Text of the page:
President Herbert Hoover declared the area a national monument in 1933, and today as many as 600,000 people come to see it every year. It is a living laboratory that provides insight into the past and future. It affords opportunities to—among other things—recognize the role of drought-resistant microbes that help plants grow in a waterless environment; also, to better understand gypsum dunes that exist on Mars.
There are 44 species of mammals, 26 of reptiles, six amphibians, and 100 types of insects living in the monument area. In order to survive, many have evolved with shades of white to better blend in.
One of the most bizarre forms of animal life in the Tularosa Basin is a non-native species introduced from Africa by the New Mexico Department of Game and Fish in 1969 for sport hunting. The oryx is an antelope with extremely long, twisted horns. Even mountain lions give them a wide berth. My wife, Gayle, and I were told by one local resident that he saw a mountain lion impaled on the horns of an oryx. With no natural predators, they have proliferated, and are frequently seen in the wild.
There are several options for viewing the dunes. Besides driving, hiking and biking, you can try ballooning and skydiving. We chose to drive up a steep and serpentine route (not recommended for motorhomes) from the Tularosa Basin to the small village of Cloudcroft, at an elevation of 8,600 feet. We found a viewing platform that extends out over a steep canyon. The platform overlooks an old railroad trestle that was once used by trains bringing high rollers from the heat of the desert to the cool mountain climate at Cloudcroft. The view of the White Sands far below is impressive, and binoculars can enhance the experience even more.
Of course the White Sands area is well-known for its key role in space history. Virtually every type of rocket and missile the United States has produced since the early 1940s was developed and tested here. The Manhattan Project that created the world’s first atomic bomb began here in 1942, and the first bomb was tested here on July 16, 1945. You can learn about this at the New Mexico Museum of Space History in Alamogordo and at the White Sands Missile Range Museum.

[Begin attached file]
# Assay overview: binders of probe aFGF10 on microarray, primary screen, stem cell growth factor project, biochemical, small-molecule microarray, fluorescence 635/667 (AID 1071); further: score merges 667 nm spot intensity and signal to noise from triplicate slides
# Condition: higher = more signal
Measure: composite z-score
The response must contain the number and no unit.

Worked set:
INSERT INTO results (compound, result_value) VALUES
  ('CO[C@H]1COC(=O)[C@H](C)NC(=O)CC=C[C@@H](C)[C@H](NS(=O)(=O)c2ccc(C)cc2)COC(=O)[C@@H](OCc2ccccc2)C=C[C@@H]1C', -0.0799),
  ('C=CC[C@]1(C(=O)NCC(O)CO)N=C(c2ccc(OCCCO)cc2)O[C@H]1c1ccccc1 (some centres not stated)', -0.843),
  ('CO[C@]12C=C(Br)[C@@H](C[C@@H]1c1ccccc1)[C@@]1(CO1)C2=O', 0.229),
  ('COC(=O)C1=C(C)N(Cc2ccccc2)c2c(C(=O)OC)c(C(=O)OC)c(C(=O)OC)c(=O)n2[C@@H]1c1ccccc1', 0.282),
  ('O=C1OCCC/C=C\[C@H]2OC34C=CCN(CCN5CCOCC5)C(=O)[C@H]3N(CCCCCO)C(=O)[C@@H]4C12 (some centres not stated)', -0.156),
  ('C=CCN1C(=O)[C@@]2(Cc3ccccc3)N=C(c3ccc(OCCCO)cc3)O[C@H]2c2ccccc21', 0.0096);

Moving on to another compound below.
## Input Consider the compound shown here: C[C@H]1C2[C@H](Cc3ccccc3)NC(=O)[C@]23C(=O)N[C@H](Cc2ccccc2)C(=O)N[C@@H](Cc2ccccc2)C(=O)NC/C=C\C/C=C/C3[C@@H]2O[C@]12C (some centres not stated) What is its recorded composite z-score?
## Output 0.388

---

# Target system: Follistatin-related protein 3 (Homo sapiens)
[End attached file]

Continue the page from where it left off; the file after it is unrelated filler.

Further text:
The New Mexico Museum of Space History contain exhibits on everything from early rockets to the International Space Station and is home to the International Space Hall of Fame. Twenty-eight countries have furnished artifacts and exhibits.
Just inside the main gate of the U.S. Army’s White Sands Missile Range is a museum that is open to civilians who have government-issued photo ID. The Trinity site, where the first atomic bomb was tested, is open to the public only once a year, in April.
There are many RV parks in and around Alamogordo, which is about 15 miles northeast of the White Sands National Monument. My retirement from the military allowed us to stay at an RV park at nearby Holloman Air Force Base. The price was right, and it put us about in the center of all that we wanted to see in the region.
We urge anyone who can, to visit and explore this area. We are sure it will be a worthwhile experience, and one that won’t be encountered anywhere else on earth.
Ken Reid, an RVer for more than 40 years, lives in Modesto, California.
IF YOU GO:
White Sands National Monument: The monument’s visitor center is about 15 miles southwest of Alamagordo along Highway 70. The visitor center is open every day except Christmas. Hours of the park and of Dunes Drive vary by season, and there are occasional road closures because of weather. For information, visit nps.gov/whsa/index.htm. The National Park Service also has a website that explains how the white sands were formed. The address is nature.nps.gov/geology/parks/whsa.
New Mexico Museum of Space History: The museum is at 3198 State Route 2001 in Alamagordo. It is open daily except Thanksgiving and Christmas. For information, visit nmspacemuseum.com.
Alamagordo Museum of History: The Tularosa Basin Historical Society Museum operates this museum at 1301 N. White Sands Boulevard next to the Alamagordo Visitor Center. For information, visit alamagordohistory.com.
White Sands Missile Range Museum: A government-issued photo ID is required to enter this museum just inside the main gate of the missile range. For information, visit wsmr.army.mil.
Cloudcroft: The village of Cloudcroft provides an elevated view of the white sands and the Tularosa Basin. The route to the village is quite steep, so motorhomes are not advisable. For information, visit cloudcroft.net.
Nikki is a writer and editor for Do It Yourself RV, RV LIFE, and Camper Report. She is based on the Oregon Coast and has traveled all over the Pacific Northwest.